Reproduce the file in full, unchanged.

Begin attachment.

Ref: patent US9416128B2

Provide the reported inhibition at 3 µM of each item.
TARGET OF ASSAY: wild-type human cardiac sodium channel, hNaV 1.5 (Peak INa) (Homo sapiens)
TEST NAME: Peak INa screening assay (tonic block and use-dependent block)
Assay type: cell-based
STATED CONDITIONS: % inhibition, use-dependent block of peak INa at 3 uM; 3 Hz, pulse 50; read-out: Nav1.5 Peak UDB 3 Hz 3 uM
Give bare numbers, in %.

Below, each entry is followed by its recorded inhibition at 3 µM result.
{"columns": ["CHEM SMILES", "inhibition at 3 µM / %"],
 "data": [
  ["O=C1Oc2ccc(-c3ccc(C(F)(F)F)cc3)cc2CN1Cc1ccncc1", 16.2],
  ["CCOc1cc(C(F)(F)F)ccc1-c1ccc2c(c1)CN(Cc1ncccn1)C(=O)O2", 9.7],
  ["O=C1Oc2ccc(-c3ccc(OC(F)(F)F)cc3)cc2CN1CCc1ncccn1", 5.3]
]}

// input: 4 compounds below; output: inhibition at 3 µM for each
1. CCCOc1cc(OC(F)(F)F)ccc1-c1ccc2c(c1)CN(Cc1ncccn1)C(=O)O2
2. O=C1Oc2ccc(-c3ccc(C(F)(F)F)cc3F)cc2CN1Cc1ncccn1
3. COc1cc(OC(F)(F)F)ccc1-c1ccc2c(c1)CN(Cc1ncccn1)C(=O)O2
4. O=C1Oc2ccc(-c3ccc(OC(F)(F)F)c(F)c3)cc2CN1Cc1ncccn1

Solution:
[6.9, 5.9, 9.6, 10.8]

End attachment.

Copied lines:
Ref: patent US9416128B2

Provide the reported inhibition at 3 µM of each item.
TARGET OF ASSAY: wild-type human cardiac sodium channel, hNaV 1.5 (Peak INa) (Homo sapiens)
TEST NAME: Peak INa screening assay (tonic block and use-dependent block)
Assay type: cell-based
STATED CONDITIONS: % inhibition, use-dependent block of peak INa at 3 uM; 3 Hz, pulse 50; read-out: Nav1.5 Peak UDB 3 Hz 3 uM
Give bare numbers, in %.

Below, each entry is followed by its recorded inhibition at 3 µM result.
{"columns": ["CHEM SMILES", "inhibition at 3 µM / %"],
 "data": [
  ["O=C1Oc2ccc(-c3ccc(C(F)(F)F)cc3)cc2CN1Cc1ccncc1", 16.2],
  ["CCOc1cc(C(F)(F)F)ccc1-c1ccc2c(c1)CN(Cc1ncccn1)C(=O)O2", 9.7],
  ["O=C1Oc2ccc(-c3ccc(OC(F)(F)F)cc3)cc2CN1CCc1ncccn1", 5.3]
]}

// input: 4 compounds below; output: inhibition at 3 µM for each
1. CCCOc1cc(OC(F)(F)F)ccc1-c1ccc2c(c1)CN(Cc1ncccn1)C(=O)O2
2. O=C1Oc2ccc(-c3ccc(C(F)(F)F)cc3F)cc2CN1Cc1ncccn1
3. COc1cc(OC(F)(F)F)ccc1-c1ccc2c(c1)CN(Cc1ncccn1)C(=O)O2
4. O=C1Oc2ccc(-c3ccc(OC(F)(F)F)c(F)c3)cc2CN1Cc1ncccn1

Solution:
[6.9, 5.9, 9.6, 10.8]